Creating and Using a Custom Package

This tutorial shows how to create an Apcera package from a third-party Node module and then use the package in an application. For this tutorial you will create a package for Node-RED a Node module that provide a visual tool for wiring together devices, APIs and services.

Create the Node-RED package

To create a package you use a package script, which contains metadata about the package, and a build script block. Metadata includes the package name and version, any dependencies it requires or provides that it can satisfy, and any environment variables to set on the package. The build script block contains Bash commands that perform any additional tasks to prepare the package to run.

To create the Node-RED package:

  1. In a new project folder create a package script file named node-red.conf with the following text:

     name:       "node-red-0.16.2"
    
     build_depends [ { package: "build-essential" },
                     { runtime: "node" } ]
     depends       [ { os: "linux" },
                     { runtime: "node" } ]
     provides      [ { package: "node-red" },
                     { package: "node-red-0.16" },
                     { package: "node-red-0.16.2" } ]
     environment {   "PATH": "$PATH:/usr/local/bin",
                     "NODERED_HOME": "/opt/node-red/node_modules/node-red" }
     build (
         export INSTALLPATH=/opt/node-red
         (
             mkdir -p $INSTALLPATH
             cd $INSTALLPATH
             npm install node-red@0.16.2
         )
     )
    

    Let's examine the contents of this script:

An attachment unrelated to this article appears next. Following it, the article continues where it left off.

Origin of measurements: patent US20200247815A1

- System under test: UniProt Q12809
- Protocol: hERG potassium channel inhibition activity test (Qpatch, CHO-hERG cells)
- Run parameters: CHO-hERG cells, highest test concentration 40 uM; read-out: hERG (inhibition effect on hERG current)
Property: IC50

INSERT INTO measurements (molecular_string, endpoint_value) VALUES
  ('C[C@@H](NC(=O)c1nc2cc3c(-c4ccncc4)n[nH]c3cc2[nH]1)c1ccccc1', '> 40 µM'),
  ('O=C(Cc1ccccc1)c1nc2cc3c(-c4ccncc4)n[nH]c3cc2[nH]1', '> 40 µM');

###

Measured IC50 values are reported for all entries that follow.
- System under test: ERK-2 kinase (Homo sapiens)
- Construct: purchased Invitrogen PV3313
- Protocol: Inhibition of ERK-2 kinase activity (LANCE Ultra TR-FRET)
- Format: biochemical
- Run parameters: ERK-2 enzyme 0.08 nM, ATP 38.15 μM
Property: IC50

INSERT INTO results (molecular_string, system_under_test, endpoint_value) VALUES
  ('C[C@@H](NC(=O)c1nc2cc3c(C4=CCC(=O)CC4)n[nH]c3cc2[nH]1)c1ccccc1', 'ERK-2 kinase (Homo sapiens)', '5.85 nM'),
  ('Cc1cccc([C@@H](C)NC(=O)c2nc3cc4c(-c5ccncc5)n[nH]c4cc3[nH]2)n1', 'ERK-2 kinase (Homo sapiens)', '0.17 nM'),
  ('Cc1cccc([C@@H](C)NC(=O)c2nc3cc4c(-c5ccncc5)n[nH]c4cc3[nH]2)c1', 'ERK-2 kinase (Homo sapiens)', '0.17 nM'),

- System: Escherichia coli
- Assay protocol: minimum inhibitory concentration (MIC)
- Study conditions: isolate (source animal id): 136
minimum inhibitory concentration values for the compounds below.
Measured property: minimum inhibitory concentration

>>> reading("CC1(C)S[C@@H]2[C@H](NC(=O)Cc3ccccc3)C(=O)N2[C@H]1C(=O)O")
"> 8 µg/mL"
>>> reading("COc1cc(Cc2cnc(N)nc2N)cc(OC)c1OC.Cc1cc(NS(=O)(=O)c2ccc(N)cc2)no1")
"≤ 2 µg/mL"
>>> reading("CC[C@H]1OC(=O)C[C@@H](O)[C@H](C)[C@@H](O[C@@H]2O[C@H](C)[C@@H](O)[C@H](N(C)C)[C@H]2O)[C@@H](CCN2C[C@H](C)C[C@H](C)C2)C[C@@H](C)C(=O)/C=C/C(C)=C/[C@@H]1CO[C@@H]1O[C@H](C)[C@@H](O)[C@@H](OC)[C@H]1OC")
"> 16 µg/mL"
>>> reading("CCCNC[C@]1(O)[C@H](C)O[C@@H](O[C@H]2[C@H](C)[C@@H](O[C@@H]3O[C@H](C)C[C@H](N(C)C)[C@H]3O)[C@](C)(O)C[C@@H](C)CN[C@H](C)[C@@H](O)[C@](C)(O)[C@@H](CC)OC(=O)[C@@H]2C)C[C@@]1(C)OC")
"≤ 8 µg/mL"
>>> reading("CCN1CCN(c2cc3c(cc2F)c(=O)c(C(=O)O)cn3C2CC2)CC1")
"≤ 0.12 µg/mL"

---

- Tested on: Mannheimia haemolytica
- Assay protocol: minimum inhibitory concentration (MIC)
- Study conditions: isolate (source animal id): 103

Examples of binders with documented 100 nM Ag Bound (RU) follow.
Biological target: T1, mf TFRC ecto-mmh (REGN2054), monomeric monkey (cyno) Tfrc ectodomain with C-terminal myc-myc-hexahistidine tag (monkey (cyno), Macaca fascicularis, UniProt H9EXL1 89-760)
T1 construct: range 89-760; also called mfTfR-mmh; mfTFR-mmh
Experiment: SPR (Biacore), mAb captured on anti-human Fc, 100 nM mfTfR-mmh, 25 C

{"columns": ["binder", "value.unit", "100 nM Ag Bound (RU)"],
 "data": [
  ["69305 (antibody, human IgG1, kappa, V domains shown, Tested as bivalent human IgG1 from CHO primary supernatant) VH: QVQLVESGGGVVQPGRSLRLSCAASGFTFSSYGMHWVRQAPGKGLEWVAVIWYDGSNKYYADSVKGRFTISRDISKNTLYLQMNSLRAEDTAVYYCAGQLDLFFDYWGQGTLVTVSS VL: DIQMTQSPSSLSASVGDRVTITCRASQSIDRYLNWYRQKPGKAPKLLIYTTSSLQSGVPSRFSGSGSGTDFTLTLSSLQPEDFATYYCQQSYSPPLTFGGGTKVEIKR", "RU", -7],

• name specifies the package's name. By convention, the package version is appended to the name.
    • build_depends specifies the dependencies required to build the package. In this case, it depends on Node and the build-essential package that's provided with Apcera to assist with build tasks. These packages are removed once the build has finished.
    • depends specifies the dependencies required to run the package; in this case it requires Linux and Node.
    • provides specifies the capabilities that the package can provide to other packages.
    • environment specifies environment variables to set on the package's environment. In this case, we append /usr/local/bin to the existing PATH variable and set a variable named NODERED_HOME to the location where the node-red module is installed. The application you'll create next uses this environment variable to call the correct start command.
    • The build property is a block of bash statements delineated by a pair of parentheses. In this case, the build script creates a folder to install the module, changes to that directory and runs npm install. The closing parenthesis must be the first and only character of the final line of the block.
  2. Save your changes to node-red.conf and run the following command:

     apc package build node-red.conf --batch
     ...
     [staging] Staging is complete.
    
     Built "package::/sandbox/admin::node-red-0.16.2"
     Success!
    

    When the build process has completed successfully you should see a Success! message indicating that the package was created.

    Note that the package's namespace ("/sandbox/admin" in this case) may be different for your environment.

Create an Application from the Package

Next you'll create an application that uses the Node-RED package you just created. To deploy the application you'll use a multi-resource manifest, a JSON file that defines the jobs to create and their deployment attributes. The main benefit of a manifest is that it provides easily reproducible application deployment settings.

To create an application from the Node-RED package:

  1. Create a file named node-red-app.json and add the following JSON to it:

     {